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Crucial climate negotiations in Lima

Photo: Oxfam

By Frank Boeren, Country Director, Oxfam Peru.

Without a serious commitment to fighting climate change, the world is set for severe, widespread, and irreversible impacts. The impacts of an already rapidly changing climate are being felt all around the world and there’s simply no time left for inaction. This is especially true here in Peru.

That’s why we’re seeing ever-growing pressure for serious global action on climate change. In September over 650,000 people around the world took to the streets and joined the largest ever public mobilisation on climate change – calling for political leaders to make vital, life-saving commitments to act. Now decision makers have the chance to come together and clearly signal their intent to make climate action real.

The UNFCCC’s (United Nations Framework Convention on Climate Change) 20th Conference of the Parties (COP) in Lima, Peru is the next step on the road to securing the ambitious global climate deal we all need. Here we have a breakdown of what you need to know to get up to speed on this crucial climate negotiation.

Where and when?

The conference runs from the 1 — 12 December 2014 in Lima, Peru.

Who’s going to be there?

Delegates from all 196 parties to the 1992 UNFCCC treaty. This group includes all UN member countries (called states) and bodies such as the European Union and the Holy See (the Vatican’s representative).

What’s happening at the COP?

COP20 is a global meeting under the United Nations Framework Convention on Climate Change (the UNFCCC). Parties will discuss key details ahead of the negotiations for a proposed global climate deal at the Paris COP at the end of 2015.

Crucially, COP20 is also a chance for countries to overcome the problems with current climate finance plans. Developed countries have already promised to mobilise $100 billion per year by 2020 to help the world’s poorest countries deal with the effects of climate change.

Right now though, the Green Climate Fund (the system that a large proportion of this money is expected to pass through) is falling way short of this and has seen pledges of less than $10 billion.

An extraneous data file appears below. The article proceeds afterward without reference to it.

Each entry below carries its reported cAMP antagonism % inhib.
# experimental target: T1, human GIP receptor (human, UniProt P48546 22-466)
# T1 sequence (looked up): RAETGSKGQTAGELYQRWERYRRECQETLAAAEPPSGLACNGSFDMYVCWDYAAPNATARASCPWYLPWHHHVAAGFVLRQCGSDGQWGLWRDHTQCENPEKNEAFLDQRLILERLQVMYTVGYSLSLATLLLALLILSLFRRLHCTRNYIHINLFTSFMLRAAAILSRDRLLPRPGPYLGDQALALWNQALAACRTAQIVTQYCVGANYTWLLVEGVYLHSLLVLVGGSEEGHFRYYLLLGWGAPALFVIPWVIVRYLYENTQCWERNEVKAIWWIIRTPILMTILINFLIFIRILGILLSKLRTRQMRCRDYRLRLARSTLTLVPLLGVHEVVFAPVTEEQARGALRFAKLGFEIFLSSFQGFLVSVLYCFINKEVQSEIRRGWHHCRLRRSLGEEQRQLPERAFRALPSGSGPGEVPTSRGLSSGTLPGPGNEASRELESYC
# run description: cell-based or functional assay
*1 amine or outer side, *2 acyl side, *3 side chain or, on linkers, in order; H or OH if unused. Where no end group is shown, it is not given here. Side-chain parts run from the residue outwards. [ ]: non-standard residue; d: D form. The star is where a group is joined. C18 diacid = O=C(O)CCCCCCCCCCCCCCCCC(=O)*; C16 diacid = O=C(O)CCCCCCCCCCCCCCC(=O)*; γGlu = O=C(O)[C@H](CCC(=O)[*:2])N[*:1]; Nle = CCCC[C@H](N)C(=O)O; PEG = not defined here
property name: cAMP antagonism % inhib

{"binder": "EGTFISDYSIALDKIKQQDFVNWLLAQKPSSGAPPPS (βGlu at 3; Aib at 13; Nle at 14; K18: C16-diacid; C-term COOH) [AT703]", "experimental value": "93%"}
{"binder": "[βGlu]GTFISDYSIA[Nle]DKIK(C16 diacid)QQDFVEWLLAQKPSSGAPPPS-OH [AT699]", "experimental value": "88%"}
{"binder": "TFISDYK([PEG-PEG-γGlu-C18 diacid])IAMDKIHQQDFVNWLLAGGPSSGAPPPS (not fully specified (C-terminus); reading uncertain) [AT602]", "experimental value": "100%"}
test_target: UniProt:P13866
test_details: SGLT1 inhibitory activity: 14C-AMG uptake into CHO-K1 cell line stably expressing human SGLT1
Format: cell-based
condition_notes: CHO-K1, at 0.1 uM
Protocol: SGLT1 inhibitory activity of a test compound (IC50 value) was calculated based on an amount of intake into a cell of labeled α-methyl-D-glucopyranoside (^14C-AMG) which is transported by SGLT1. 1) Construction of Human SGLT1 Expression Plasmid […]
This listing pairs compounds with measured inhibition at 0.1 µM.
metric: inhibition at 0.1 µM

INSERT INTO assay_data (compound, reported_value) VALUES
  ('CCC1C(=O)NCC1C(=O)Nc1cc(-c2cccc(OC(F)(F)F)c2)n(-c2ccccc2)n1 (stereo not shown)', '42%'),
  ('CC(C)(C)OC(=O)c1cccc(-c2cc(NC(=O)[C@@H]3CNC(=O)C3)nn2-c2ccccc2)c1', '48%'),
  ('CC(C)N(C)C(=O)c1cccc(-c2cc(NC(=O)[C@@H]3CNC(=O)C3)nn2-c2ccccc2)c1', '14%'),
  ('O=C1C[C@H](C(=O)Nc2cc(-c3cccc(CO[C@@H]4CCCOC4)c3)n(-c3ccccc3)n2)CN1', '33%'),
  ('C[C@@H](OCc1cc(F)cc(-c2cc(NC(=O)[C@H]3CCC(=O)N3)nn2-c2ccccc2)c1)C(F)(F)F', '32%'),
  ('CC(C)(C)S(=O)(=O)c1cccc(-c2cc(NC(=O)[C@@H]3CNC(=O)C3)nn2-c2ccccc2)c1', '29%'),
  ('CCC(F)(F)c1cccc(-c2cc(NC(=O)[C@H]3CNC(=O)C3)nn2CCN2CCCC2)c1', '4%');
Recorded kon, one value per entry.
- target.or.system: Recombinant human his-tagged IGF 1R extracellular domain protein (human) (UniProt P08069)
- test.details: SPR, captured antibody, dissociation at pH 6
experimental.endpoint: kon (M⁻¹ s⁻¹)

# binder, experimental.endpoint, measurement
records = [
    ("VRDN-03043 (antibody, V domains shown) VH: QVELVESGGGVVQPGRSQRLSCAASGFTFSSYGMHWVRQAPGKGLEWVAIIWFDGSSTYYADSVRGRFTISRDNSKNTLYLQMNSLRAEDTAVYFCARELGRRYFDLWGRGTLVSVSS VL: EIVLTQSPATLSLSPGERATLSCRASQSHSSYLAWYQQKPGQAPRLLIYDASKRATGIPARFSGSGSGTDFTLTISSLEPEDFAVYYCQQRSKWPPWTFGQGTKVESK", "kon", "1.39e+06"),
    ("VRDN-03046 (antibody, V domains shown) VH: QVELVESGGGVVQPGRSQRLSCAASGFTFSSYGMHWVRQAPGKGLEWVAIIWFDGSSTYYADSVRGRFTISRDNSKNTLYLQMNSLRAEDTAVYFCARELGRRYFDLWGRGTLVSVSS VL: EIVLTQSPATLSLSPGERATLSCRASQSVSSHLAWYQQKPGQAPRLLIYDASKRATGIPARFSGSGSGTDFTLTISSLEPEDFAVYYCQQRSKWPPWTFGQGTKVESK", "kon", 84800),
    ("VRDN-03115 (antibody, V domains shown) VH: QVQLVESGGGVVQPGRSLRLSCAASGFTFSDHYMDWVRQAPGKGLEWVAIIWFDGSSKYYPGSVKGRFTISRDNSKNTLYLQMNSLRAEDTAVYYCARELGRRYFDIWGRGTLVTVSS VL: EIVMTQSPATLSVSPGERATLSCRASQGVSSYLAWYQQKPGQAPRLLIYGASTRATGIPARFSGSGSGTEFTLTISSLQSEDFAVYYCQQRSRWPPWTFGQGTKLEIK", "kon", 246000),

Why is this conference so important?

The COP is an opportunity for governments from around the world – rich and poor – to come together to act on climate change.

Climate change is harming food production and increasing hunger right now; things are only set to get worse if we don’t see serious action from world leaders. By 2050, 50 million more people (equivalent to the population of Spain) will be at risk of going hungry because of climate change.

That’s why we need big commitments on climate finance (to help adaptation efforts and dealing with the current effects) and ambitious aims for mitigation (reducing emissions and therefore the impact climate change will have) to be decided in Paris next year.

Why does it matter that Peru is the venue?

Peru is one of the many countries on the front lines of the fight against climate change. Right now over 80% of the production of staple food in Peru is extremely vulnerable to droughts and agricultural production in the whole Andean region could fall between 12 — 50% in the next decades as a result of climate change.

The people of Peru are directly feeling the pressure of our changing climate, bringing the world’s attention to Lima now offers a chance to put the stories of people being affected at the heart of these negotiations.

What can I do?

The COP in Lima is a crucial stepping stone on a path to truly tackling climate change. We need to see real movement on climate finance to deal with the impacts of climate change and real signs that world leaders are going to make 2015 a year of climate action.

You can keep up to date with everything going on at the COP and join in our campaigns by following Oxfam on Twitter, and you can spread the word about how important a moment the Lima COP or by sharing this blog.